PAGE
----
Sunday, September 25, 2005


Western fashion trends have a big bling bling

By Julie Carter

The West and those that live in it will often lean toward trends of fashion dictated by the folks in the city. Practical is not always an issue for those garbed for the public somewhere beyond the barbwire boundaries of the ranch.

For a couple of years now western fashion has taken on a retro look of shiny satin, contrasting colored piping, embroidered flowers, fringed everything and the newly coined phrase of “bling bling.”

The bling is offered up in the flash and shine of embedded rhinestones covering everything you can imagine in the accessory category. From the assortment of western wear catalogs to the buckle babe seen walking around the rodeo grounds, bling is definitely “in.”

The brilliant luminescence radiates from hoop earrings the size of dinner plates, horseshoe shaped medallions hung from a rope around the neck and western belts that have more rhinestone candle power than even Las Vegas would try to claim. There is no color of bling you can’t find to match your wardrobe, including those hot pink, cerulean blue or lime green “fat baby” boots.

Rest assured in case you weren’t, that western wear hasn’t missed the current trend of low riding jeans and clingy high riding shirts for the chickadees. The real problem with that is bottom line (pun intended) the space in between and how it looks fluffing over those bling bling belts in rolls of “weight issues.” It is a fact of the world that not everyone - no matter the age - is cut out for every fashion trend that comes down the pike.

Bling is also available on an assortment of accessories for the horse including critical gear such as breast collars and bridles. I think it’s a natural migration from the other people trends that ended up on their horses.

Years ago it was “speed beads”—a braided beaded necklace for the performance horse to wear either as a decoration or the promise of a faster time in the speed events. It was my experience the “speed” thing was false advertising.

A real deal ranch wife friend of mine recently took part in what she called “an old hide ride” which was a trail ride for women who were on approach to those fabled golden years. She said she was the only one on the trip that didn’t have a pair of rhinestone rimmed sunglasses and the little snug skull hugging caps with some sort of bling bling rhinestone emblem on it.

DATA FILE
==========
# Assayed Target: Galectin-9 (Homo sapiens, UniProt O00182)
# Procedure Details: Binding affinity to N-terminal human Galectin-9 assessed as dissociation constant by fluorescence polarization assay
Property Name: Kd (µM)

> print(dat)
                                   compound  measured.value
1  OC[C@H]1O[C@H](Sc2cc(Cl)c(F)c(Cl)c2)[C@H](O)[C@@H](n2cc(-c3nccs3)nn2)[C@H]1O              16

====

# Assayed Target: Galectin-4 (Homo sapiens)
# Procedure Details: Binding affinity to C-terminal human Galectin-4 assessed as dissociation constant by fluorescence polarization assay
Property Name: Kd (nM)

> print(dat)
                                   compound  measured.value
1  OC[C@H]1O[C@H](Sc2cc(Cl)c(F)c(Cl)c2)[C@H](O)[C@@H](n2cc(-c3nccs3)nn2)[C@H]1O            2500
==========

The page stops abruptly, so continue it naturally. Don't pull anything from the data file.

She was nearly an outcast. The bling has spanned the age gap in most circles and if you can’t wear it well on the waist at least in good fashion conscience you are to wear it on your head. There is absolutely no reason any longer to not “shine shine shine” no matter where you are.

Perhaps though, this too shall pass to only show up again in 30 years. I recently did a double take when I saw the pointed- toe wing-tipped boots of late 60’s-early 70’s fame back on the “western” fashion forefront.

Back then it was the hippies vs. the cowboys. Now it is hard to tell us apart.

Julie can be reached for comment at

© Julie Carter 2005

Time to pause

by Larry Gabriel

Nothing in life is perfect, but South Dakota has some fall days that come really close.

This is not a place of sky scrapers and millions of yards of concrete.
Ours is a natural world dominated by big clear sky, the land, and things of the land.

In the winter, we listen to the winds howl. In the spring, we listen to the rains pound. In the summer, we listen to the corn grow. In the fall, we listen to the quiet.

There are precious few days with no wind in South Dakota, but they are most precious in the fall, when the temperatures are mild and it is a joy to be outside for any reason.

On such days leaves float straight down as they fall from the trees. The sky has a pale blue cast caused by a few high clouds.

The sunlight is now warm instead of hot, and its harsh glare is replaced with a softer light that brings every detail of the landscape into focus.
You can watch a Monarch butterfly travel south for a quarter of a mile if you keep your eye on it.

The hawks and sea gulls are migrating. The blackbirds are talking about it in large swarms. Waterfowl will soon follow. Many of the smaller birds and doves are already gone.

The trees are mostly quiet, but for the squirrel who is more worried about where to hide his food than he is about the passing cars.

The small grain crops are in and beans and corn harvests are underway. The gardens are picked. The salsa and other canned goods are on the shelf.

Even the livestock are less anxious, possibly because their young are now big enough to fend for themselves.

The children are in school giving quiet rest to streets, homes and parents.

Bands of foolish young pheasants are roaming the roads as if they owned them. Let them have their day. Their time is short and a day of surprise is not far away.

Capitol Lake is empty and quiet. The thousands of noisy geese that will converge on it are still grazing someplace in Canada, I suspect.

At such times, it almost feels like the world has stopped. Nature never really stops, but each fall she seems to pause and quietly admire herself.

There is no particular point to this column. Fall is simply a good time for us to pause and remember just how lucky we are to live in a place like this.

Larry Gabriel is the South Dakota Secretary of Agriculture

No matter where we live, it wouldn't hurt to pause and give thanks for what we have.

I welcome submissions for this feature of The Westerner


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